“My daughter has asthma. She is not the only one around here, something is wrong here, our air quality shouldn’t be this way.”
Shirley “Sug” McNall is leaning up against a fence staring at a natural gas well about 40 meters from a playground behind the primary school where her daughter used to teach in Aztec, New Mexico. She believes that the gas industry and the explosion of fracking in her state is responsible for serious impacts on local air quality which are affecting people’s health.
Her fears were boosted last year when Nasa satellites identified a methane bubble over Aztec visible from space. The bubble suggests that during drilling and production the natural gas industry is not capturing all of the gas they unlock from deep in the ground and significant amounts of this methane and other chemicals are leaking into the sky. McNall believes that other more dangerous gasses are being released too.
Northern New Mexico’s San Juan county has been the centre of intense fossil fuel extraction for decades. Here, oil, gas and coal are all pulled out of the ground. Until now, many people blamed only the coal for the bad air. That was before people like McNall and three of her friends – who call themselves the “Four Grams” – got involved and started waking people up to the danger of the 20,000 wells in their community.
These four grandmothers have been fighting for over 20 years to bring attention to the dangerous air quality in northern New Mexico.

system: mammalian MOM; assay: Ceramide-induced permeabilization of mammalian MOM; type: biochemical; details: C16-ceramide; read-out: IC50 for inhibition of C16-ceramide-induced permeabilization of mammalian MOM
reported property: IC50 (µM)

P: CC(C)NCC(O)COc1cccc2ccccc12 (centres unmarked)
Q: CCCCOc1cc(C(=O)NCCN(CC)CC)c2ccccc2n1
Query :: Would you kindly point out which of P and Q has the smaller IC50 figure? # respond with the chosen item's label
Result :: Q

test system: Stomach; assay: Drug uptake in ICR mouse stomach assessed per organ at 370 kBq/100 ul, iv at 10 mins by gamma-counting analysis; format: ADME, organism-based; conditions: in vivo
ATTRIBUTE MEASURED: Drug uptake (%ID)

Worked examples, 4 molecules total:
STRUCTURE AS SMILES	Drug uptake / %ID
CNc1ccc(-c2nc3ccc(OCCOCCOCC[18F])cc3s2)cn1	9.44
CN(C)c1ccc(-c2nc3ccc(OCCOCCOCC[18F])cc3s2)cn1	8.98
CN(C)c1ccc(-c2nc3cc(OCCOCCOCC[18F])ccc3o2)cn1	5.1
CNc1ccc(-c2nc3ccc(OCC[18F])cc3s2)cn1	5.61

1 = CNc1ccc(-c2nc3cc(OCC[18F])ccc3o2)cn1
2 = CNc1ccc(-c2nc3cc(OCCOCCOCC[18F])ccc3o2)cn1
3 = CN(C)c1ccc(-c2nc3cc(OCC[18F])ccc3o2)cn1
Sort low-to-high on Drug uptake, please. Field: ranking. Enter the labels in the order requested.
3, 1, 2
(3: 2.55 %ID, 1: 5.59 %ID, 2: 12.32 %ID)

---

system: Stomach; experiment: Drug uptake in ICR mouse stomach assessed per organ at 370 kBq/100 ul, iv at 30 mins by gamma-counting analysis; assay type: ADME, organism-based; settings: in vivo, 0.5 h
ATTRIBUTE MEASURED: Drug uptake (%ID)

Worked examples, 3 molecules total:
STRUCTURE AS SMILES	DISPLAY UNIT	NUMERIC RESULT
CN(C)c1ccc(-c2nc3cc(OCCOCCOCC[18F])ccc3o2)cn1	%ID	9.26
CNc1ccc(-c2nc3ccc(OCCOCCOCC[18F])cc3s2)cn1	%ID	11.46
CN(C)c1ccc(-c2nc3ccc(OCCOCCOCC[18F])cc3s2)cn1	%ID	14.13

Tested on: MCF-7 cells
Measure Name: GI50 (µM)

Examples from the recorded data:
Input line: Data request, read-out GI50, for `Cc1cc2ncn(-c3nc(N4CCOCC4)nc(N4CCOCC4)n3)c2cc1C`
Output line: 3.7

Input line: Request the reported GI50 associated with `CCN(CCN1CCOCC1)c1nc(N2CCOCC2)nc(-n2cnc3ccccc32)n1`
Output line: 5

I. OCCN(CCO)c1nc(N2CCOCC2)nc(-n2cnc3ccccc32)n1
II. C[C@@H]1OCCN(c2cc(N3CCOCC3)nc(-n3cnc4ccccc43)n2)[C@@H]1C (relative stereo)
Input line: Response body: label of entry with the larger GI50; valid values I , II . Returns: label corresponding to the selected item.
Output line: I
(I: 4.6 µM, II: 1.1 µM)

“This is the toxic tour of hell,” she says as she drives past old wells and pits of drilling waste sludge surrounded by signs with skulls and crossbones displayed prominently.
The tour started in 2005 when she identified the most polluted places created by the gas industry and McNall keeps showing anyone who will come and, in her words “get polluted”.
McNall’s fears that the emissions from the gas industry are potentially dangerous are backed up by scientists. Dr Detlev Helmig is a research professor at the University of Colorado in Boulder. His group works with the US National Oceanic and Atmospheric Administration (Noaa), Nasa and other groups to monitor the emissions coming from the gas industry.
His study from a Utah gas field shows that “on the order of 7-8 % of the overall produced natural gas is vented into the atmosphere,” suggesting that gas companies are releasing hundreds of millions of tons of pollutants straight into the air. Leaks in Uintah, Utah are so bad that in his words, “the air is worse than downtown LA”.
And it is not only methane that is leaking out of these gas wells but a host of other dangerous gasses, collectively known as volatile organic compounds (VOCs).
They read like a devil’s cookbook of nastiness, for example benzene, which causes leukemia and other health problems ; polycyclic aromatic hydrocarbons that can cause cancer ; and toluene, which is known to cause birth defects at high doses .
Helmig and his team were asked by Colorado physician Dr John Hughes to monitor the air quality around people’s homes in nearby Weld county, Colorado – one of the most fracked rural communities in America – to identify what residents were being exposed to.
“The levels we are seeing in that region are highly elevated over what we would have expected,” he said.
Hughes’ pilot study on people living around gas wells has been used by the Colorado state government to help create new rules that mandate wells must be at least 350 meters from people’s residences, legislation that gas companies are still fighting.